Q. The High Holyday prayers constantly mention God’s 13 Attributes – “The Lord, the Lord, merciful and gracious God…” Why?
We also remind ourselves that if we want God to be compassionate towards us we have to emulate His compassion in our dealings with other human beings.
There is a second version of the 13 Attributes that comes in the Tashlich ceremony and at the end of the Yom Kippur afternoon haftarah. It is from the Book of Micah (7:18-20) and reads: “Who is a God like You who pardons iniquity and forgives the transgression of the remnant of His heritage? He does not remain angry for ever, for He delights in mercy. He will again have compassion upon us; He will subdue our iniquities – You will cast all their sins into the depths of the sea. You will show faithfulness to Jacob, mercy to Abraham, as You promised our fathers in days of old.”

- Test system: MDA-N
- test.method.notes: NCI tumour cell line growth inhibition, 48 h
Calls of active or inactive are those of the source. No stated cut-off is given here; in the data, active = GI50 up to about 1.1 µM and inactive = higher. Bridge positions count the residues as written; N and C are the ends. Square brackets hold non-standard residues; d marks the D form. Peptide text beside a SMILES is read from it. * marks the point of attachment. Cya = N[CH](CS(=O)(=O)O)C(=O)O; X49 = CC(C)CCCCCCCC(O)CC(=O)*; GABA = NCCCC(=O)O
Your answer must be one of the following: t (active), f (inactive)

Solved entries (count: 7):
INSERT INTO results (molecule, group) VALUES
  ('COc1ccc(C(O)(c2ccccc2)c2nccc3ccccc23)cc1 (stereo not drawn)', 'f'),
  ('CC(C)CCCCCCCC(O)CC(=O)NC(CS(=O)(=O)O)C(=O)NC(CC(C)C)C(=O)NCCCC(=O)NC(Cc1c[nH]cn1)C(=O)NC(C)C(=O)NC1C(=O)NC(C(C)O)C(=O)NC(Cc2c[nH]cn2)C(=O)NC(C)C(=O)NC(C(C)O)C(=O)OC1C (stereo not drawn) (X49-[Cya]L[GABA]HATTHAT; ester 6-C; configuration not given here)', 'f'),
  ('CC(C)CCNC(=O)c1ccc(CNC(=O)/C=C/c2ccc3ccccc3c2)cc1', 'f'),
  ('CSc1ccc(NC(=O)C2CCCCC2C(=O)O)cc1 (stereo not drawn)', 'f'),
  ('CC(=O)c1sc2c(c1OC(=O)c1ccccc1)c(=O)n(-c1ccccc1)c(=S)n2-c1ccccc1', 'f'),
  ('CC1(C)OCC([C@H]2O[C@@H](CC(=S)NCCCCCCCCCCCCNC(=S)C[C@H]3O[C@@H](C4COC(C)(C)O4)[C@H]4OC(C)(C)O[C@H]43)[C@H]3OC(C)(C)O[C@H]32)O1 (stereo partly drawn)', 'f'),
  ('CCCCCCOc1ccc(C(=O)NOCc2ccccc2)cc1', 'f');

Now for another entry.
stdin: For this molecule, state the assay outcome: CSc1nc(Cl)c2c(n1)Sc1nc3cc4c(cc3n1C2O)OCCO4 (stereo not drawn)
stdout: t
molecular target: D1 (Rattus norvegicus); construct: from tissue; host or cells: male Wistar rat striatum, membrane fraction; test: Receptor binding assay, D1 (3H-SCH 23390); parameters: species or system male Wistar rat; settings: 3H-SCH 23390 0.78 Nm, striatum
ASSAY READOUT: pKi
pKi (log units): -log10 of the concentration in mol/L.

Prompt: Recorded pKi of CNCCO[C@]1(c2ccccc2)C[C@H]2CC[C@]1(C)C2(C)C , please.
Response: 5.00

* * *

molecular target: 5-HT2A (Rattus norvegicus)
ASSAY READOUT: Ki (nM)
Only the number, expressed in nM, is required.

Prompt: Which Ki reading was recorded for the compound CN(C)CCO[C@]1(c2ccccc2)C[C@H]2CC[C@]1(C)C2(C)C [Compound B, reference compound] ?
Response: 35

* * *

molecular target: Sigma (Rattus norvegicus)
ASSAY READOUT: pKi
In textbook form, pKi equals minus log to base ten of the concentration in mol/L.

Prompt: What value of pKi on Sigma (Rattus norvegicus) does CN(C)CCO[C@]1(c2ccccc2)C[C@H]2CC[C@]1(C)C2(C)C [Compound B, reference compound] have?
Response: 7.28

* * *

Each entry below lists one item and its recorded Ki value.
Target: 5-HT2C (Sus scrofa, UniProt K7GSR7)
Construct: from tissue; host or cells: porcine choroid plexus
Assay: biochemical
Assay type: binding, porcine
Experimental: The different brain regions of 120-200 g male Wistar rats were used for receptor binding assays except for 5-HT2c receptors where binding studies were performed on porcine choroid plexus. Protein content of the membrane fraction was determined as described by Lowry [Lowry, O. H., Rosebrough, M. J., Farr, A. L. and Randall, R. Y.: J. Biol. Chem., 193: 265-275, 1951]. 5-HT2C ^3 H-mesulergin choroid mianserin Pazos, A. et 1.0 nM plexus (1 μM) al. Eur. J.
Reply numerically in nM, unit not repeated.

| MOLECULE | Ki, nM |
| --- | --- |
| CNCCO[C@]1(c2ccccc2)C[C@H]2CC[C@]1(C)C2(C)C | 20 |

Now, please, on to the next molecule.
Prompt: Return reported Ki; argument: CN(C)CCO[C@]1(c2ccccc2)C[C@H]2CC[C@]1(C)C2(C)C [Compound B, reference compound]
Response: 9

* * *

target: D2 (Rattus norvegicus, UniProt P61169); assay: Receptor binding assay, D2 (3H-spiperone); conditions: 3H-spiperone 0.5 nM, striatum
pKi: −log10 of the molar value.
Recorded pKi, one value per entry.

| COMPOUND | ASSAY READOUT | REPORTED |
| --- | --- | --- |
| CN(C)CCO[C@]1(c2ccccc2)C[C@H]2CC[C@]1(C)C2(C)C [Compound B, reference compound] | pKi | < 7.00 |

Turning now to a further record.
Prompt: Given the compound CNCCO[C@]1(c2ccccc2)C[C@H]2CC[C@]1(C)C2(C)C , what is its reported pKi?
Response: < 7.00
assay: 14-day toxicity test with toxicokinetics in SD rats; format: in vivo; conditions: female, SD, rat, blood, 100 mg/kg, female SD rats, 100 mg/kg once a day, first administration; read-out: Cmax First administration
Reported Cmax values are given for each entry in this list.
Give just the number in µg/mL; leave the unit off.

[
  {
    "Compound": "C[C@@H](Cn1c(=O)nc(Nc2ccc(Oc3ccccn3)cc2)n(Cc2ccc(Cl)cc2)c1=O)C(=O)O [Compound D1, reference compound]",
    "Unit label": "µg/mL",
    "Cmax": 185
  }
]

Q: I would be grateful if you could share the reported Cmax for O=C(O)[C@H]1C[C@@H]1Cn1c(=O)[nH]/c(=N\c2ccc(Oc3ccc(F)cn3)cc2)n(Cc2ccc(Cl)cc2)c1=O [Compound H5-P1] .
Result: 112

Tashlich probably derives from the reference to casting our sins into the sea. On the words, “The remnant of His heritage”, Moshe Cordovero’s “Tomer D’vorah” suggests we link she’erit (remnant) with she’er (flesh) to show how close God feels to us and how close we should be to our fellow human beings.